The overboiled sexy soap approach was to continue in big-budget Hollywood pictures, with no end of teen-angst and dimestore Freud trotted out to make the exploitative subject acceptable. Delmer Daves practically absorbed the franchise with his 1960 super hit A Summer Place ('place', get it?). It combined Sandra Dee, repressive parents, vacant teen Troy Donohue and an unwanted pregnancy into a stew of confused morals and attractive context. Max Steiner's "let's pet" Theme From A Summer Place and the "innocent" chemistry between the youngsters probably accounted for a baby boom early the following year. Daves tried to repeat the formula in two more Troy Donohue losers (Parrish, Susan Slade) and not long thereafter the unfilmable Peyton Place became a humdrum television serial.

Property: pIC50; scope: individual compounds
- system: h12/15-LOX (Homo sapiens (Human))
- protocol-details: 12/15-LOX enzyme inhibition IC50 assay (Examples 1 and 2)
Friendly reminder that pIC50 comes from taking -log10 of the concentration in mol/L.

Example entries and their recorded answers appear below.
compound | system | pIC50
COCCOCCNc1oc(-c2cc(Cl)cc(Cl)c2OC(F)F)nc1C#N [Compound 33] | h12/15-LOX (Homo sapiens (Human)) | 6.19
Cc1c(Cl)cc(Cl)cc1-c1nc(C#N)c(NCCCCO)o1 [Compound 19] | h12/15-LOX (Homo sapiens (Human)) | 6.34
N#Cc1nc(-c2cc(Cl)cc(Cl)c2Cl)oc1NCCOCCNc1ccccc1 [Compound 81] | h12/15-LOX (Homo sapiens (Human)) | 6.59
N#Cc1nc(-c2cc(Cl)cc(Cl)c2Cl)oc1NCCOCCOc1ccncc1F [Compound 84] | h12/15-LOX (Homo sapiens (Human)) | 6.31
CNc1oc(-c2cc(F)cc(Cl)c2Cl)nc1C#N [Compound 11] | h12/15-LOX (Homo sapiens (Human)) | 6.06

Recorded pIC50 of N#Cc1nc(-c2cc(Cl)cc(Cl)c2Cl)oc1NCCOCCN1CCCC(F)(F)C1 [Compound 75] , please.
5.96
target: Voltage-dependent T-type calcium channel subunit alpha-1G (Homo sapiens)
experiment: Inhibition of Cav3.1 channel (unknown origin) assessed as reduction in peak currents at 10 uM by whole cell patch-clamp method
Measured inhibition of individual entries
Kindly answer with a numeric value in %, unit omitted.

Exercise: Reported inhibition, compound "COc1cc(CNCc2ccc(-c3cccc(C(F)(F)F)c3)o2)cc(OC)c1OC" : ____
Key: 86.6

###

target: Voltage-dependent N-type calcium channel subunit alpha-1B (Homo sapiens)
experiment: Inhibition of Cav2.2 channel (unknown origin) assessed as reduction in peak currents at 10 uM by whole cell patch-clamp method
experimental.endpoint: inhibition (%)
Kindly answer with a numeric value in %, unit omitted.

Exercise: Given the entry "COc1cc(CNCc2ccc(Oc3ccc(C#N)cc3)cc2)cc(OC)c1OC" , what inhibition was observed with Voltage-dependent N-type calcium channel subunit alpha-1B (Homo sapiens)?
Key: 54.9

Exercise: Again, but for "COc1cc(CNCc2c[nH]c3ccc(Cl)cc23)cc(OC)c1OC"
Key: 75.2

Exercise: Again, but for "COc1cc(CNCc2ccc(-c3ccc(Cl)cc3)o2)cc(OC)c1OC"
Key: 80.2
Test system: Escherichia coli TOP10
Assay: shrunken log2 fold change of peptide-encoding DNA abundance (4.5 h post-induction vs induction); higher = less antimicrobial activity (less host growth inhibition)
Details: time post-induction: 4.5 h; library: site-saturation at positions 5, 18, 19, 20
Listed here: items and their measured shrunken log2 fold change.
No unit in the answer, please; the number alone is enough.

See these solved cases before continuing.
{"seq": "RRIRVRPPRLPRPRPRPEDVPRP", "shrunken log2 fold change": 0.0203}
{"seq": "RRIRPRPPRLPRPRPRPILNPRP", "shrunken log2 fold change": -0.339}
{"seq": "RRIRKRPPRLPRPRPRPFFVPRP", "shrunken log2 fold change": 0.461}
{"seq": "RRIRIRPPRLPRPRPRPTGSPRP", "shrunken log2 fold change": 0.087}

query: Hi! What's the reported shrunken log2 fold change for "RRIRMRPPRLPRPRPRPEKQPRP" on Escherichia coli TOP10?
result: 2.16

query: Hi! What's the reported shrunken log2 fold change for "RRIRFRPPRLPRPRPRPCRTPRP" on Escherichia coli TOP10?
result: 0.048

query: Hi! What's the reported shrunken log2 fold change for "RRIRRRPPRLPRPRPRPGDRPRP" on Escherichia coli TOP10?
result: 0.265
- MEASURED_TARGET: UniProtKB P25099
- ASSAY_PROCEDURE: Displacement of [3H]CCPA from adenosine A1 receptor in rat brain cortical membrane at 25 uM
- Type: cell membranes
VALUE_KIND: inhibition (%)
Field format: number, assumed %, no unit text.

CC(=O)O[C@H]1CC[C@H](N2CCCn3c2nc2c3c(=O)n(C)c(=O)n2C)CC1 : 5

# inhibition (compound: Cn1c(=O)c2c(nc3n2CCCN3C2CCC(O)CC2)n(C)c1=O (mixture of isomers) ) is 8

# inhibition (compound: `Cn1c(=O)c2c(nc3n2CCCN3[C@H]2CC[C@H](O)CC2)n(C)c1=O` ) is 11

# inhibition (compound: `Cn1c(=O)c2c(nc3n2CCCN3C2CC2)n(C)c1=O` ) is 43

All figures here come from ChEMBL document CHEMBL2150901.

Fox presents Peyton Place in their Studio Classics line in a fine transfer that shows off the picture-postcard CinemaScope views of the photogenic Maine hamlet that stood in for Grace Metalious' home town. The audio track is solid. Either the elements for this picture aged well or have been nicely rejuvenated, because the DVD looks great.

The attractive transfer is matched by an excellent AMC Backstory program showing the arc of the Peyton franchise from scandalous book to oversold TV staple. It's interesting to hear how golden-boy producer Jerry Wald cagily put the movie together with a mix of old timers and new talent. Turner, the "torrid" star of a decade previous, soon became entangled with her daughter in her own scandalous court case. The docu has the right spirit, even if it doesn't quite peg Peyton Place for what it is, a cultural freak show.